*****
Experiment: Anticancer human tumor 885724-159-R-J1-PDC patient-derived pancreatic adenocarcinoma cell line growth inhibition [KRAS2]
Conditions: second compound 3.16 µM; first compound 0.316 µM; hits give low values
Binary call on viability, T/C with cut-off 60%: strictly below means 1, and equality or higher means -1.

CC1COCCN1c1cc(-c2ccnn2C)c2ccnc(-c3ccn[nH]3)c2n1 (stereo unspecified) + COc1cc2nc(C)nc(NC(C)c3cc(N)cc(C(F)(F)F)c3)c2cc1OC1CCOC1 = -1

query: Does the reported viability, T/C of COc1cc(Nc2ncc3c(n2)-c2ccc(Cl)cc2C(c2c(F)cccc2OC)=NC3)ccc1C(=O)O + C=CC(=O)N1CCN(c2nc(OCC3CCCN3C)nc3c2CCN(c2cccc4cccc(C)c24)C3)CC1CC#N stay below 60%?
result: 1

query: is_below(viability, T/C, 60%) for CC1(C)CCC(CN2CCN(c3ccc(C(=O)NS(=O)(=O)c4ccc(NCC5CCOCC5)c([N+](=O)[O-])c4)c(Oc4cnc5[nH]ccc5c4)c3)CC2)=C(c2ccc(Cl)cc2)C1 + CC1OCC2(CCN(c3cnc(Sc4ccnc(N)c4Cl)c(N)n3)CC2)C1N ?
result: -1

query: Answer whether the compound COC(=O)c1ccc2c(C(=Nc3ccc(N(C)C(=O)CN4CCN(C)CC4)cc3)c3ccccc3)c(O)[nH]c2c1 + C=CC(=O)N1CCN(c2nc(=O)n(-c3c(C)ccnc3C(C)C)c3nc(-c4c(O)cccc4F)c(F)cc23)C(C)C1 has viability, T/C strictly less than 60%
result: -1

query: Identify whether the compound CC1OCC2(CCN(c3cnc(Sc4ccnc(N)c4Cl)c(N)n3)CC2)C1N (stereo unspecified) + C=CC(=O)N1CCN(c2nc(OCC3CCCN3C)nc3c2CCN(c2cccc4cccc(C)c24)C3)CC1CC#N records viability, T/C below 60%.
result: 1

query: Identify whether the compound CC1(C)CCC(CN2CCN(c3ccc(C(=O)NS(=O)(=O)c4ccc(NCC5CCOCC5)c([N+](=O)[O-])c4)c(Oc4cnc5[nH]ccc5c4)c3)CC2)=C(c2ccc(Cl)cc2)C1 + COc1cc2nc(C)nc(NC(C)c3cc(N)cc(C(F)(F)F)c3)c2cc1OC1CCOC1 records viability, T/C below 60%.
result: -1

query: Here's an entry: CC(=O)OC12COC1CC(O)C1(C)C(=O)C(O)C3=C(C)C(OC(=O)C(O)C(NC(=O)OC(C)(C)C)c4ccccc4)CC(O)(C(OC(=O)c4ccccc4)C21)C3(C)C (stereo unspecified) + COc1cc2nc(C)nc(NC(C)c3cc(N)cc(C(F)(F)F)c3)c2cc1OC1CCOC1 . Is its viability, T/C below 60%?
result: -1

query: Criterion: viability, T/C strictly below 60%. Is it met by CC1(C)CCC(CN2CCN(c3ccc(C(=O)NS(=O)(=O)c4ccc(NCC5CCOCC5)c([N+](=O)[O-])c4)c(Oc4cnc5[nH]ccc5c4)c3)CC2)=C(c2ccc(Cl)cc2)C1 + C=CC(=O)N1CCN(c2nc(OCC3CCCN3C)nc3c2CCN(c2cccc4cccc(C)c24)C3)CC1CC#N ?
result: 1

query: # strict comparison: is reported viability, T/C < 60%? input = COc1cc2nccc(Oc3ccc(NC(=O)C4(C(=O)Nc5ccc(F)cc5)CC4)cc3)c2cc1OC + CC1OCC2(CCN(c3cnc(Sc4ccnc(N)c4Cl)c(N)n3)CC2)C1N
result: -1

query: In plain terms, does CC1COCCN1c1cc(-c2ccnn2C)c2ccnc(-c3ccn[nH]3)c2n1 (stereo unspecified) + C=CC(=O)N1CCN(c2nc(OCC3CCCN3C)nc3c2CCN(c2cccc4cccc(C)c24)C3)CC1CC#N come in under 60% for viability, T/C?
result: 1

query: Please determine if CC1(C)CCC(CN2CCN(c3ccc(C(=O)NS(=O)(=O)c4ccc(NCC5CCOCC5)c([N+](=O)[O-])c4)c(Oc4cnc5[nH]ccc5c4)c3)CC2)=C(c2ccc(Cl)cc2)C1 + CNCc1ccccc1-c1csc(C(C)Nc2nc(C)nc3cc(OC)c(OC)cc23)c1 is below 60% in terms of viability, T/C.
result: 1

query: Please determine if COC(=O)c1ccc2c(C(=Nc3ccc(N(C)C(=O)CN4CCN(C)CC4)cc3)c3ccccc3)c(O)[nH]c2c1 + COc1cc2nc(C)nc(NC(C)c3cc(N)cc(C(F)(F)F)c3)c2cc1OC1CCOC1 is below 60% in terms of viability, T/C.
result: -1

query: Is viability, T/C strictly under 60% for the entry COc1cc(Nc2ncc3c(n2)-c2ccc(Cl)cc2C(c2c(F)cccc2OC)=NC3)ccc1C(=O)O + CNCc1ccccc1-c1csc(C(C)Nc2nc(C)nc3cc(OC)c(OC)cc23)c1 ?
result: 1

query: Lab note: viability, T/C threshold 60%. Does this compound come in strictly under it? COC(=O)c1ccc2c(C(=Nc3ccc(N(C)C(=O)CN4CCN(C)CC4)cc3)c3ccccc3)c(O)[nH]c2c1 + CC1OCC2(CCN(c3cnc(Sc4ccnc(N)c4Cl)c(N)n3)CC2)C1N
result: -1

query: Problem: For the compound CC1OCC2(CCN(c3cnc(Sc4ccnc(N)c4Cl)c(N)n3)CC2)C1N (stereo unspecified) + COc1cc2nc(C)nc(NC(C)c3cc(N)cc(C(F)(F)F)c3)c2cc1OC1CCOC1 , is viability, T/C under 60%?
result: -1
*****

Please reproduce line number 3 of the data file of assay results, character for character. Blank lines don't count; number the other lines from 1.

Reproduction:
Binary call on viability, T/C with cut-off 60%: strictly below means 1, and equality or higher means -1.